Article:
“How many bodies do you need?” Lar asked.
“Measured in adult human bodies, about ten,” the cloud monster said. “For smaller bodies, I would say thirty.”
As they turned onto the main road, Lar noticed a swastika spray-painted on the neighbor’s barn. Her head felt hot and buzzy as she pointed. “There is the mark of our enemies.”
Tim grabbed Lar’s shoulder. “No way! You can’t send them to take down—I mean, those people probably didn’t put the mark on the barn themselves.”
“But they left it there, all these years, right where we have to look at it every time we leave our land.” Lar felt more and more certain. “Our enemies used to wear those hoods and capes but now they’ve gotten sneaky. Now they leave these marks everywhere.”
Tim suddenly realized the truth that Lar had been trying to tell him: all along, white supremacists had lived quietly in the open. They were no secret cabal or army.
“We can’t sacrifice everyone in own,” Tim whispered.
“Only ten to thirty,” Lar said.
“You don’t understand, Lar, this puts lots of people in trouble. People who are good, basically good… They say bad things but they don’t mean bad.”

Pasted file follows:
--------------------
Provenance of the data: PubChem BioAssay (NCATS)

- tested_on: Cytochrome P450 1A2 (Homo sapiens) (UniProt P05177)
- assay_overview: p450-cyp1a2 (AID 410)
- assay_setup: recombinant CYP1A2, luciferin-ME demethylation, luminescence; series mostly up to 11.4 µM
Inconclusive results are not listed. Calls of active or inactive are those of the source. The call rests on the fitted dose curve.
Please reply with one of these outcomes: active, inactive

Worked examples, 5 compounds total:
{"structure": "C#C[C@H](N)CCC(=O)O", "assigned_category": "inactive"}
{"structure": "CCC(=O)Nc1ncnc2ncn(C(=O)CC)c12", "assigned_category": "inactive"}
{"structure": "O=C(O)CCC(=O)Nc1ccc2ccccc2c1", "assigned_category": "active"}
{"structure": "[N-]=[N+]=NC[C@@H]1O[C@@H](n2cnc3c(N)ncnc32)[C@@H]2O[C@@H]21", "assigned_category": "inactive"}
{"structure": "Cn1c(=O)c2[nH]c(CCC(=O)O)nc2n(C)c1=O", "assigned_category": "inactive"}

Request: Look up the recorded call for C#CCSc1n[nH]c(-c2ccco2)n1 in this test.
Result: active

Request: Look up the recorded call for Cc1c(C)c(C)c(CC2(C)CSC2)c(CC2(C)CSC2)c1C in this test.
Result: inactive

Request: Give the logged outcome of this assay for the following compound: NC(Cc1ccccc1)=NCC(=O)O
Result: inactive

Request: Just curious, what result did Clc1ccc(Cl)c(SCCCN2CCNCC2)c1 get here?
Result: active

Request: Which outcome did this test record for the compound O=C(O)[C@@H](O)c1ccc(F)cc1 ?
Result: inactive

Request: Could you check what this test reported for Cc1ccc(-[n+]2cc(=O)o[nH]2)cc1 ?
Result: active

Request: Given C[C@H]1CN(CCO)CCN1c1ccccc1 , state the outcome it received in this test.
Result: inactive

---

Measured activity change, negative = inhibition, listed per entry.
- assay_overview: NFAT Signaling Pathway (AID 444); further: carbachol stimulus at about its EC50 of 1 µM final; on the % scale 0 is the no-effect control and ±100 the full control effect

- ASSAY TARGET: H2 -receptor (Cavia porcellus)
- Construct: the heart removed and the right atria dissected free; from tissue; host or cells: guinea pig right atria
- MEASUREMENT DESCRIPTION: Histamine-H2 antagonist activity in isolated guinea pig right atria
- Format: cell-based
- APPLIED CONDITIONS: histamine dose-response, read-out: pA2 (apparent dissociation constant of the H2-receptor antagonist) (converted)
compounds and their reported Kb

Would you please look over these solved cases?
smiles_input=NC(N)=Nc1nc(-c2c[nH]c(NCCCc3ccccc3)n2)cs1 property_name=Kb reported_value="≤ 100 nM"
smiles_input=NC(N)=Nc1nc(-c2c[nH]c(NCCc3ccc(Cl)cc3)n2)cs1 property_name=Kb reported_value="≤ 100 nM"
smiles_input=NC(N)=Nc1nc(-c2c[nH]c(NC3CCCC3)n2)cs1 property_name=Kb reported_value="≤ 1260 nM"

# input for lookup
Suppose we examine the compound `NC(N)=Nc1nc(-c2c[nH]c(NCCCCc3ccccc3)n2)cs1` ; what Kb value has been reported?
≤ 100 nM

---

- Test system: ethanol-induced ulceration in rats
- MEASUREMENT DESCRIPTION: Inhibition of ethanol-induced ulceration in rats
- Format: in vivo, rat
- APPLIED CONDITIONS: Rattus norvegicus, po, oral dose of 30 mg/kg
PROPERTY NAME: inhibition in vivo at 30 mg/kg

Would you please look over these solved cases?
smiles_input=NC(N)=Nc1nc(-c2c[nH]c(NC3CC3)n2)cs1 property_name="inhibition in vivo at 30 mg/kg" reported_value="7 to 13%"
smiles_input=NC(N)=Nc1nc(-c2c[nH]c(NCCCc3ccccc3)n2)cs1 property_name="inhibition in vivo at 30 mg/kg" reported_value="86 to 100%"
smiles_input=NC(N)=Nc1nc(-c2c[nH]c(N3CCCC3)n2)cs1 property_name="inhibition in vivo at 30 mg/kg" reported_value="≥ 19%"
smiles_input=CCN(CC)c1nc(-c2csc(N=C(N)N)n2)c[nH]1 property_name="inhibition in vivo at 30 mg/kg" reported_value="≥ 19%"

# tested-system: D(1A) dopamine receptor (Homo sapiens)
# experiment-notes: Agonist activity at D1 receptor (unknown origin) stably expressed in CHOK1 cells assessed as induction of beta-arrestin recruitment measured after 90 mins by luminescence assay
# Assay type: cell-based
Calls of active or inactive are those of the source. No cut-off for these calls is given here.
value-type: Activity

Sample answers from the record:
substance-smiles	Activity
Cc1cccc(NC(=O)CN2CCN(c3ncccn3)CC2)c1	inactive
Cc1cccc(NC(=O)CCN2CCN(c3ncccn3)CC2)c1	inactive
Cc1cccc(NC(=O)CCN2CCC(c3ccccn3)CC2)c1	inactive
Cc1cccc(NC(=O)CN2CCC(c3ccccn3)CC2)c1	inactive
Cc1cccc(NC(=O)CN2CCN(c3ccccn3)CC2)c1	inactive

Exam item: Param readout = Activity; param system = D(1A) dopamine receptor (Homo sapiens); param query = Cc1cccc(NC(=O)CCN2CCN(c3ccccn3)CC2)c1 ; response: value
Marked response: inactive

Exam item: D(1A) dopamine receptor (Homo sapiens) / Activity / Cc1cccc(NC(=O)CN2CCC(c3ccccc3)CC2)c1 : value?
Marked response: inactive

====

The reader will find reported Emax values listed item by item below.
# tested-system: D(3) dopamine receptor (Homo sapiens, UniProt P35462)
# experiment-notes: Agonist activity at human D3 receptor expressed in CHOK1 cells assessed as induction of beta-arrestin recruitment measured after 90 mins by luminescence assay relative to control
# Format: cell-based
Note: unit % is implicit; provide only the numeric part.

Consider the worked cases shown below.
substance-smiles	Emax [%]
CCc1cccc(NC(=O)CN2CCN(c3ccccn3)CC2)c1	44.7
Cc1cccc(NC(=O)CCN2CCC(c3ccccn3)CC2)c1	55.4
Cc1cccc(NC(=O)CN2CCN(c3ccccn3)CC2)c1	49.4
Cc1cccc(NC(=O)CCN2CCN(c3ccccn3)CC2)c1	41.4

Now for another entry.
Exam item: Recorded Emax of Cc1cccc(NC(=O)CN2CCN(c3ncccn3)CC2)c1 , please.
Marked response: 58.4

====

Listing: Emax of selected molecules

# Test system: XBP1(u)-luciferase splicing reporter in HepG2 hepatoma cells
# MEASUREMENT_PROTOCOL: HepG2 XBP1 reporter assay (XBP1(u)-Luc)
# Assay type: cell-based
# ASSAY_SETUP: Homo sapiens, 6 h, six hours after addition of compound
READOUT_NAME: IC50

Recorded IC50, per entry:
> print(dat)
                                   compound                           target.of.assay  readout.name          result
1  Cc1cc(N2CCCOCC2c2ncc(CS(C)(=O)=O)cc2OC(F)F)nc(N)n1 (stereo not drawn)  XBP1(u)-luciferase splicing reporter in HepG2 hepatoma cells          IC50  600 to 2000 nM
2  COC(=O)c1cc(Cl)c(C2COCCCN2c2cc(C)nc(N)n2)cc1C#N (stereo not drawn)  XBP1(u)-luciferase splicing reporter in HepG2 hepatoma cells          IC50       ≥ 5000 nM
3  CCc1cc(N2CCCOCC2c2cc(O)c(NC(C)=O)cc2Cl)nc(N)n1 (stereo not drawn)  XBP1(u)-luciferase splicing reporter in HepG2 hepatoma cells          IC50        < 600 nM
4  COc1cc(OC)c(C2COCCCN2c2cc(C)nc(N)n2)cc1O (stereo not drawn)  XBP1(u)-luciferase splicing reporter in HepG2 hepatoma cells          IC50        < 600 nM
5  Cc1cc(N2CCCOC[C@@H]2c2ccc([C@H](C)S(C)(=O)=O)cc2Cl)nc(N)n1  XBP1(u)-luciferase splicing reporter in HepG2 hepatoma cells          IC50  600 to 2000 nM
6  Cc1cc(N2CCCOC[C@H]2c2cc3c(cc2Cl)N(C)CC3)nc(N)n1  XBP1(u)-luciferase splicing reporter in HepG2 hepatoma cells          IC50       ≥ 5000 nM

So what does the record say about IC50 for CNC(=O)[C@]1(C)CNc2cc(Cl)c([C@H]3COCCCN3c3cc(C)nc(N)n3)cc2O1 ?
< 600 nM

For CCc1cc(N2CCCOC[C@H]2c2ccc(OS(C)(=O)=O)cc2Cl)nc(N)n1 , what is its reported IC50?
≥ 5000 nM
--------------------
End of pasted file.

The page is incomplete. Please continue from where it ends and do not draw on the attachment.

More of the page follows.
Lar eyed Tim, and in her eyes he saw the surface of two deep wells of hurt and anger. His heart escalated its thumping as he felt himself almost dropped into the wells, almost as though his skin were being singed and burnt by the sheer emotion that dwelt inside of her. Tim realized, in that moment, that he was a prophet who finally knew the message he must give to the people.
Their demonic companions ambled across the road, toward the neighbors.
Anthony Rella is a writer and mental health therapist living in Seattle, Washington, United States of America with his husband and canine companions. He studied creative writing in fiction at Northwestern University. His fiction, poetry, and nonfiction have been included in anthologies published by Scarlet Imprint, Minor Arcana Press, and Random House.